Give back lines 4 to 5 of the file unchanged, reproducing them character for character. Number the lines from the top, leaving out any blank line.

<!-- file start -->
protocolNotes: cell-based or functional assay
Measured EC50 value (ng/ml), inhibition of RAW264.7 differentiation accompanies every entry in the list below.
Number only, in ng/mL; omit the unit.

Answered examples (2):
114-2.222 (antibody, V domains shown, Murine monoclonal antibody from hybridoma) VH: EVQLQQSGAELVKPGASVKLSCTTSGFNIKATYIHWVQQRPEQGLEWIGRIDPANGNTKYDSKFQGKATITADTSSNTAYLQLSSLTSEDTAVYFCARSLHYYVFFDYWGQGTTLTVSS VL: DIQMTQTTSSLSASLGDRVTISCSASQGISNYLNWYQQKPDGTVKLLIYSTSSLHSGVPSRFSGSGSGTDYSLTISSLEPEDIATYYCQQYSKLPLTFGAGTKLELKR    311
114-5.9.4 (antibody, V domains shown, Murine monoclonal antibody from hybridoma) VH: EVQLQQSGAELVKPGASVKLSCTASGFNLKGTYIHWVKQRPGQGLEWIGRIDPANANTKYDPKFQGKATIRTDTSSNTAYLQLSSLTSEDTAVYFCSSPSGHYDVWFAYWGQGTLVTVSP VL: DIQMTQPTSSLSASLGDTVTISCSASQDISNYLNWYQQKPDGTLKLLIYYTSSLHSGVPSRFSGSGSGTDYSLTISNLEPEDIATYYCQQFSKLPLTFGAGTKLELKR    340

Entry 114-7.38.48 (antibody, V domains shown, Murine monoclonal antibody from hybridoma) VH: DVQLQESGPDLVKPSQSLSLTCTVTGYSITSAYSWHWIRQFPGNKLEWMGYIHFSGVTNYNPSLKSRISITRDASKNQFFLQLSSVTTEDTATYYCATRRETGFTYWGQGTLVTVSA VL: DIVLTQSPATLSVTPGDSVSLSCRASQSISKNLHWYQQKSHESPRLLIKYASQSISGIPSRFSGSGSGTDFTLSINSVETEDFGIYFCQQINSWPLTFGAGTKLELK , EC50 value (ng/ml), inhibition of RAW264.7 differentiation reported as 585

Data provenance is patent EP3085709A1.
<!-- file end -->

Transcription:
Answered examples (2):
114-2.222 (antibody, V domains shown, Murine monoclonal antibody from hybridoma) VH: EVQLQQSGAELVKPGASVKLSCTTSGFNIKATYIHWVQQRPEQGLEWIGRIDPANGNTKYDSKFQGKATITADTSSNTAYLQLSSLTSEDTAVYFCARSLHYYVFFDYWGQGTTLTVSS VL: DIQMTQTTSSLSASLGDRVTISCSASQGISNYLNWYQQKPDGTVKLLIYSTSSLHSGVPSRFSGSGSGTDYSLTISSLEPEDIATYYCQQYSKLPLTFGAGTKLELKR    311